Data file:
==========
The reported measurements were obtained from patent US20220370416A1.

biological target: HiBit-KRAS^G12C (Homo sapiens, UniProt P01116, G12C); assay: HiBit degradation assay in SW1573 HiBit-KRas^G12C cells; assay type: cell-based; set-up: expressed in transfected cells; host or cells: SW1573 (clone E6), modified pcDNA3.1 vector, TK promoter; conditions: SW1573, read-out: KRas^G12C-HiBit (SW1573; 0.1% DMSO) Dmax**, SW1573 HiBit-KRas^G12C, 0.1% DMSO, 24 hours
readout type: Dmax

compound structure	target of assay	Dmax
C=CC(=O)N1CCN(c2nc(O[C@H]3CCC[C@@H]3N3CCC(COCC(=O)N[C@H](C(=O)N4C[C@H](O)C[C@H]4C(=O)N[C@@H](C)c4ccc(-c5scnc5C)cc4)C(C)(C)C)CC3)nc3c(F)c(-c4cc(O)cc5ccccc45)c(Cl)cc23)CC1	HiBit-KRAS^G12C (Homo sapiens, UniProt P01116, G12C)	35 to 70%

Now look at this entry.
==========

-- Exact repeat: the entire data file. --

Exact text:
The reported measurements were obtained from patent US20220370416A1.

biological target: HiBit-KRAS^G12C (Homo sapiens, UniProt P01116, G12C); assay: HiBit degradation assay in SW1573 HiBit-KRas^G12C cells; assay type: cell-based; set-up: expressed in transfected cells; host or cells: SW1573 (clone E6), modified pcDNA3.1 vector, TK promoter; conditions: SW1573, read-out: KRas^G12C-HiBit (SW1573; 0.1% DMSO) Dmax**, SW1573 HiBit-KRas^G12C, 0.1% DMSO, 24 hours
readout type: Dmax

compound structure	target of assay	Dmax
C=CC(=O)N1CCN(c2nc(O[C@H]3CCC[C@@H]3N3CCC(COCC(=O)N[C@H](C(=O)N4C[C@H](O)C[C@H]4C(=O)N[C@@H](C)c4ccc(-c5scnc5C)cc4)C(C)(C)C)CC3)nc3c(F)c(-c4cc(O)cc5ccccc45)c(Cl)cc23)CC1	HiBit-KRAS^G12C (Homo sapiens, UniProt P01116, G12C)	35 to 70%

Now look at this entry.